Ban on exclusivity clauses in zero hours contracts – level playing field for recruiters

Vince Cable has today announced proposals to bring into law a ban on exclusivity clauses within zero hours arrangements. The target being employers who engage a person on a zero hours contract with no guarantee of work, yet also require workers to be available by restricting individuals from taking up other roles whilst employed. The practice has been widely criticised as unfair and the government are taking steps to address it in the Small Business, Enterprise and Employment Bill being introduced to Parliament today.

Other aspects of zero hours contracts have been criticised and there have been calls for them to be banned. However in introducing this proposal, Vince Cable has recognised the value of zero hours arrangements and again having a flexible workforce, brings to the UK economy.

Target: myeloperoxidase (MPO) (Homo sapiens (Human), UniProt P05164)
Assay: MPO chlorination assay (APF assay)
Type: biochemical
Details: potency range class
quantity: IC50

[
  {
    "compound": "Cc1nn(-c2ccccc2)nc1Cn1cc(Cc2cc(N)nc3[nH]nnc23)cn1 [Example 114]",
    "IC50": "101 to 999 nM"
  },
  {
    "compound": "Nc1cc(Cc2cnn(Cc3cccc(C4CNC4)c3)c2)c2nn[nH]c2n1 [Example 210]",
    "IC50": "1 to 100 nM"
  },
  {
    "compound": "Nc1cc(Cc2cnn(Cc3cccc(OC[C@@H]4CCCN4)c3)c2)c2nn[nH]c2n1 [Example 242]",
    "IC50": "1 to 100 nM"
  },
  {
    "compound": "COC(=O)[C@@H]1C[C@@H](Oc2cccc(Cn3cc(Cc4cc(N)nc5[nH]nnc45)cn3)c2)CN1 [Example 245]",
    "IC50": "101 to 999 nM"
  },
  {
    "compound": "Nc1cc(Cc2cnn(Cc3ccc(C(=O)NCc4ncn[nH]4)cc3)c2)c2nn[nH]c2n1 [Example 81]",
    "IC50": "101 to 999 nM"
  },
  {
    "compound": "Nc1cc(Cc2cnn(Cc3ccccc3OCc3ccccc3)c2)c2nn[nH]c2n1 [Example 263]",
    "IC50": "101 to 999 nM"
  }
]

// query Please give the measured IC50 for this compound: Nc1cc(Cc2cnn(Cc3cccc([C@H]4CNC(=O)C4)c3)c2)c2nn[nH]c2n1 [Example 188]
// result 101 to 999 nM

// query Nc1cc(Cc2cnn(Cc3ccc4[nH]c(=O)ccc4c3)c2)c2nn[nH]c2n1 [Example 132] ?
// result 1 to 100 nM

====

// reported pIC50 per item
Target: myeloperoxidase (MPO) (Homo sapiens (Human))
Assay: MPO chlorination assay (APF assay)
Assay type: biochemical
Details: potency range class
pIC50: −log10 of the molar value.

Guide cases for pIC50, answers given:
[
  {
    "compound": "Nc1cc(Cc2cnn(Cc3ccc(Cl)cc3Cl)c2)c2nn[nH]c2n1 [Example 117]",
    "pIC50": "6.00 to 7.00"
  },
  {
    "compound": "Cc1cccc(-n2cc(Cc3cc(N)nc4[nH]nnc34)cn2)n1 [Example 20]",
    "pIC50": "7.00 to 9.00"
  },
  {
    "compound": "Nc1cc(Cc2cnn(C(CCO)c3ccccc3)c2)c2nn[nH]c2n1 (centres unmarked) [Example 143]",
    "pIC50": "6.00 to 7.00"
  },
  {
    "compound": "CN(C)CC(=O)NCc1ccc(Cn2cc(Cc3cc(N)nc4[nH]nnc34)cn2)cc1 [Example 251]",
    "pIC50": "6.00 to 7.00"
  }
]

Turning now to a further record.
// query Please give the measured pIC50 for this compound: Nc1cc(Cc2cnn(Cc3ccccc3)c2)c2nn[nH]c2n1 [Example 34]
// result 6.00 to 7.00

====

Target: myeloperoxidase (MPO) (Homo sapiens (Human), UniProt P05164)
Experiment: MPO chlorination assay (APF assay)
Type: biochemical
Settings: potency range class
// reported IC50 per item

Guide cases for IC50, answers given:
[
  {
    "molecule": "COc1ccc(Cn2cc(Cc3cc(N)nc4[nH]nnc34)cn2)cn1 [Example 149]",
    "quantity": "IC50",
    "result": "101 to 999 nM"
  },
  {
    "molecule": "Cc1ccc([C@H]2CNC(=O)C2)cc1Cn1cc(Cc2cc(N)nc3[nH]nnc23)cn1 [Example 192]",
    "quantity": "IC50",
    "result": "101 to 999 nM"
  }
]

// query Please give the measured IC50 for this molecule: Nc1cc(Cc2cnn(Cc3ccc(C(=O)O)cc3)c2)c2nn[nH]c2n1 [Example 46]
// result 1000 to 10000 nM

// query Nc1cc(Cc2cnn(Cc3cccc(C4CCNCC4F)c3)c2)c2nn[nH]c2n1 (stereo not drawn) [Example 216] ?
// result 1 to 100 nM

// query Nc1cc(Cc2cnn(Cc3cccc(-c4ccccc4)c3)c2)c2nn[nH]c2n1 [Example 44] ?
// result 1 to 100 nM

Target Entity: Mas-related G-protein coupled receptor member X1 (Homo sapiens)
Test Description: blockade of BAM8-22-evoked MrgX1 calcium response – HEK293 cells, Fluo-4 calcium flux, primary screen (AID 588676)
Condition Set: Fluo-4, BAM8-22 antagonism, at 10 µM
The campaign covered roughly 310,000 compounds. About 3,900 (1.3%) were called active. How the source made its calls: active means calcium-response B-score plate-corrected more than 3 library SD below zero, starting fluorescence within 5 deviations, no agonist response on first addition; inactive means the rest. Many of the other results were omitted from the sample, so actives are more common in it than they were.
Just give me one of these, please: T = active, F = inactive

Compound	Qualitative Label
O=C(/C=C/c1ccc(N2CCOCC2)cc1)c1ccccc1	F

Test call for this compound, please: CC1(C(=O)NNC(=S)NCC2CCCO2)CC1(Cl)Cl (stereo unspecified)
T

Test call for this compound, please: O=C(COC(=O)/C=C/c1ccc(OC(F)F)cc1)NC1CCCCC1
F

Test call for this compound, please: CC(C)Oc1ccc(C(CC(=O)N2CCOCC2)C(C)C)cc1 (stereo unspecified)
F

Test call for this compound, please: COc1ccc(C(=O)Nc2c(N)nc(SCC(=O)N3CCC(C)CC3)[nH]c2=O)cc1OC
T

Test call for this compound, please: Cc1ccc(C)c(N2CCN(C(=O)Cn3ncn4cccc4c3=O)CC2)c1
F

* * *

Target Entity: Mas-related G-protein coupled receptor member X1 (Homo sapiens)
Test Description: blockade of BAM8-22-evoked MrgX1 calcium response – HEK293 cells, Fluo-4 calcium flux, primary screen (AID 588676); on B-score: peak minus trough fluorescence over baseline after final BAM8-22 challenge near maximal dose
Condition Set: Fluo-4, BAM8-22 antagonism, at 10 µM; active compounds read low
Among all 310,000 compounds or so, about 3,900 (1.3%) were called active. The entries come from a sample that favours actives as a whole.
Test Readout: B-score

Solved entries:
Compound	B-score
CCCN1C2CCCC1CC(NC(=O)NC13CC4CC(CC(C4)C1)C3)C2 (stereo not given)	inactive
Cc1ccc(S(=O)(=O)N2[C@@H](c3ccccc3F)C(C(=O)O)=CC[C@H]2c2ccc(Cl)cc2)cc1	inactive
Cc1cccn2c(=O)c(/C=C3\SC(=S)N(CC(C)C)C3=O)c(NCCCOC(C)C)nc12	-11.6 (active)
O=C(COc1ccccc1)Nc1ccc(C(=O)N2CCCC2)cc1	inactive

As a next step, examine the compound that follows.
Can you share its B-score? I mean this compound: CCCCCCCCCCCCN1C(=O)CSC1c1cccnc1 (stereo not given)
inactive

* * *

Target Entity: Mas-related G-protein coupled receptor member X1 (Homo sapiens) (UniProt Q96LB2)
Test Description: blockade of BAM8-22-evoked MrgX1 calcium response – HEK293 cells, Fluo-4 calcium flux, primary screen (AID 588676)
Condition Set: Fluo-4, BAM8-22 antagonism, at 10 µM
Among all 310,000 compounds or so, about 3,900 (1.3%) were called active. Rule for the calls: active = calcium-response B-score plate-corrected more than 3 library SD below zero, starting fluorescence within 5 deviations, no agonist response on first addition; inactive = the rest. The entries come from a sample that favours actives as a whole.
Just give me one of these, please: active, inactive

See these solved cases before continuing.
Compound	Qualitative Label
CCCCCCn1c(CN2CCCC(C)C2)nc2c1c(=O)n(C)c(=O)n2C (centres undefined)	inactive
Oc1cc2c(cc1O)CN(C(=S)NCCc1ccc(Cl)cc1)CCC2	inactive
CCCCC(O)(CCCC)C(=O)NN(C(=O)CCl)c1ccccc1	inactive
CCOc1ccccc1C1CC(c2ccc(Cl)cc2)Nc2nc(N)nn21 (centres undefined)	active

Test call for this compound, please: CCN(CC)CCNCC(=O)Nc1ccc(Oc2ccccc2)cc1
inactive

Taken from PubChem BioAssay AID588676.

It has also been announced that there will be a further consultation on how to prevent employers evading the exclusivity ban. Whilst for some businesses the change in the law will necessarily result in a change in business models, contracts and operations; for the recruitment industry it may actually be of benefit and a step towards levelling the playing field between recruiters and other businesses.  Under the Conduct of Employment Agencies and Employment Business Regulations 2003 recruiters are already restricted from subjecting a work seeker to detriment or threatening to do so on the grounds that the work seeker takes up employment elsewhere, as a result of which recruiters could not include an exclusivity clause in any event.

Theresa Mimnagh, employment expert at the recruitment law specialist Lawspeed, said “This is just one example of where agency workers have greater rights and protections than their directly employed counterparts. The AWR and a right to comparable pay and working conditions and the restriction on having payments withheld in certain circumstances being two other notable areas.  With a consultation soon expected on changes to the Conduct of Employment Agencies and Employment Business Regulations 2003 it remains to be seen what other changes we can expect.”